By Kathy Megan
HARTFORD — The state Board of Education unanimously endorsed a recommended change in the teacher evaluation system that ensures that a teacher’s review does not hinge on a single state standardized test score, but not without reluctance from one board member.
“I have to tell you, I’m very conflicted,” board member Joseph Vrabely said before Wednesday’s vote, voicing concerns that the change might be a step back on education reform. “We still have student performance that is below standard.”
When the new evaluation system was approved two years ago, one of its key elements was linking teachers’ performance to their students’ scores on the state’s standardized test. The average of the scores of a teacher’s students was to account for 22.5 percent of the teacher’s evaluation, in grades where the test is given.
Now, on the recommendation of the panel that created the new evaluation system, the board has modified the evaluation system so that at least one other test will be factored into that 22.5 percent. The panel emphasized that more tests should be included so that students’ academic growth over time is considered.
During meetings of the state Performance Evaluation Advisory Council, teachers, union leaders and others said it was not fair or good practice to link nearly a quarter of a teacher’s evaluation to students’ scores on one test.
For this year and next, the state’s standardized test is not part of teachers’ evaluations. The state is in the midst of a transition from the long-standing Connecticut Mastery Test to a new computerized exam prepared by the Smarter Balanced Assessment Consortium. This year, the test is being tested, and the state was granted permission not to link scores to teachers’ evaluations. The state has applied for the same federal waiver for next year.
Education Commissioner Stefan Pryor emphasized that “the state test is not being discarded. Its use is being affirmed in the context of an assessment system that includes interim assessments.”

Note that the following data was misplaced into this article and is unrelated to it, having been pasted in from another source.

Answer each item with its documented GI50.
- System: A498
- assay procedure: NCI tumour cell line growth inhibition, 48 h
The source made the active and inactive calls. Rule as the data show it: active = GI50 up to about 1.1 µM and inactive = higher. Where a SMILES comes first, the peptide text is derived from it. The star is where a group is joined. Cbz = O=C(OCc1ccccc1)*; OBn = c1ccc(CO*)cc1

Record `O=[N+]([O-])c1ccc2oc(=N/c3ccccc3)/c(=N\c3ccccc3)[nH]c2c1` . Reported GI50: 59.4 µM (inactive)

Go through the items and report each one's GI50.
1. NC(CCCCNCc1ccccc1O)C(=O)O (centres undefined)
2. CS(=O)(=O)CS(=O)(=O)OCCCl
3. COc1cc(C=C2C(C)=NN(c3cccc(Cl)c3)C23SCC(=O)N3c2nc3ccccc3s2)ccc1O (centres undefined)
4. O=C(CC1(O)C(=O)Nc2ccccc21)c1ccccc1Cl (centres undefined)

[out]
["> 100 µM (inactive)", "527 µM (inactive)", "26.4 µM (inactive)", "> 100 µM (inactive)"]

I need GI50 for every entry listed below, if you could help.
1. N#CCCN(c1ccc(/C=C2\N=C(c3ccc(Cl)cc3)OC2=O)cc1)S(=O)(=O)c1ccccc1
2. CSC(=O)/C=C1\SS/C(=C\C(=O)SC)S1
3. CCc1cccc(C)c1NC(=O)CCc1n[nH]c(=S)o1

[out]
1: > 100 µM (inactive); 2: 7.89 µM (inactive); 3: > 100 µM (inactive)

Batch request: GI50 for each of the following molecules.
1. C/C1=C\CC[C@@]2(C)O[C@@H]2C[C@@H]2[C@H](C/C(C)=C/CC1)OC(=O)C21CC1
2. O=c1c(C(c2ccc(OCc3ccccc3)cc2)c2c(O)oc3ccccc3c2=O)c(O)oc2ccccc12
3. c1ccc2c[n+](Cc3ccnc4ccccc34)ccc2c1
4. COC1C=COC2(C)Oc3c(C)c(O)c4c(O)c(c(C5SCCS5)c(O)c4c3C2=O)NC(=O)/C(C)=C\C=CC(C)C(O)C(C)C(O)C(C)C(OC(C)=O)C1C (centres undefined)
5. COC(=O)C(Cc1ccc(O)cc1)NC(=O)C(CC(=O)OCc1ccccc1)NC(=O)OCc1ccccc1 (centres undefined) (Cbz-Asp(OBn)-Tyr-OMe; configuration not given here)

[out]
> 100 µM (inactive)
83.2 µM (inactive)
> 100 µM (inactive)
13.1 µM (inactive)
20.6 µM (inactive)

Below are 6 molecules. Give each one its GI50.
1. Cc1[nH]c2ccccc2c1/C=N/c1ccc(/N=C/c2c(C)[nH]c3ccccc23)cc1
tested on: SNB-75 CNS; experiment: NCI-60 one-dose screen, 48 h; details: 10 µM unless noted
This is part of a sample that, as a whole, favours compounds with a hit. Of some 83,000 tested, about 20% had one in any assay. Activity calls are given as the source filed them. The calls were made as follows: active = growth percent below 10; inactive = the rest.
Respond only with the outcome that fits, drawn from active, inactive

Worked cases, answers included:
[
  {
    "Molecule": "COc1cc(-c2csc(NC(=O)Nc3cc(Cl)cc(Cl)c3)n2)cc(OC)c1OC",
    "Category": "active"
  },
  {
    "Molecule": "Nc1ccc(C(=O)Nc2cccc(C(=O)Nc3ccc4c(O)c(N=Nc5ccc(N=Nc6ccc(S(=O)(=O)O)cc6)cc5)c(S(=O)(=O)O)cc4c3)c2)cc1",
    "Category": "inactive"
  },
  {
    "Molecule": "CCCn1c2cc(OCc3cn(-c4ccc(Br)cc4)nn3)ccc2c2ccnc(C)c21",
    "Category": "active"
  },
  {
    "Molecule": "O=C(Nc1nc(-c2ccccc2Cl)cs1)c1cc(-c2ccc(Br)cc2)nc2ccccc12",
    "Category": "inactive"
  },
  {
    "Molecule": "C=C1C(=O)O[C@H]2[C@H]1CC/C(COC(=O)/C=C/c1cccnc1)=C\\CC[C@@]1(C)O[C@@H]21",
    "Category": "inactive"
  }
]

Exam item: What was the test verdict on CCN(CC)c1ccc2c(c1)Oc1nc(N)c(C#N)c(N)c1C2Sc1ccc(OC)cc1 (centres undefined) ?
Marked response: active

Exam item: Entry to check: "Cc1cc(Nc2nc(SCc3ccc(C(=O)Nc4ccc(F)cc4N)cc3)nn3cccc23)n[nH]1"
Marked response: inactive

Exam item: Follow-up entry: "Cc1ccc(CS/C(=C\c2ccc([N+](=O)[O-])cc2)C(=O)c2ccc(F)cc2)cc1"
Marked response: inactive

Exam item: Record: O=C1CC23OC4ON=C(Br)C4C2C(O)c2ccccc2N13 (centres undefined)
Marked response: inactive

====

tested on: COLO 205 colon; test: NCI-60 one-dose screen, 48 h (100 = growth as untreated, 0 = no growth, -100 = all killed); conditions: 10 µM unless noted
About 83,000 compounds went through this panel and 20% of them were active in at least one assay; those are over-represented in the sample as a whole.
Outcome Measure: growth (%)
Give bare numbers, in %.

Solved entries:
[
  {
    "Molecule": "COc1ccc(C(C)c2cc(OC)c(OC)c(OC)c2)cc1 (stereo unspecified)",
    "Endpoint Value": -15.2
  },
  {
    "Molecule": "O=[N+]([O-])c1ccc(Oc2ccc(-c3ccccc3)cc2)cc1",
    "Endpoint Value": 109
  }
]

Before the board’s vote, Jeffrey Villar, executive director of the Connecticut Council for Education Reform, told the board that he supports the idea behind the change. Adding more assessments over time as a component of the evaluation is “good science.”
“However, we are concerned that if we’re not successful in that move, that we open the door to a delay in the accountability of our teachers,” Villar said. Connecting student performance to teacher performance is “a very critical component for the teacher evaluation system.”
In other action, the state board approved applications from five schools to become part of the state’s “Commissioner’s Network” — the initiative to turn around some of the state’s most chronically low-performing schools.
John C. Clark School in Hartford, Lincoln-Bassett School in New Haven, Robert J. O’Brien STEM Academy in East Hartford, Luis Munoz Marin School in Bridgeport and Uncas Elementary School in Norwich will join the network.
They were the third group of schools approved for the network, bringing the total to 16 schools that serve nearly 10,000 students. Connecticut is investing more than $15 million in the effort to improve network schools this year. It is too soon to know how much will be invested in the newly selected schools, a state official said.
Network schools qualify for grants and other funding as well as flexibility in a number of areas as changes are made to improve a school’s performance.
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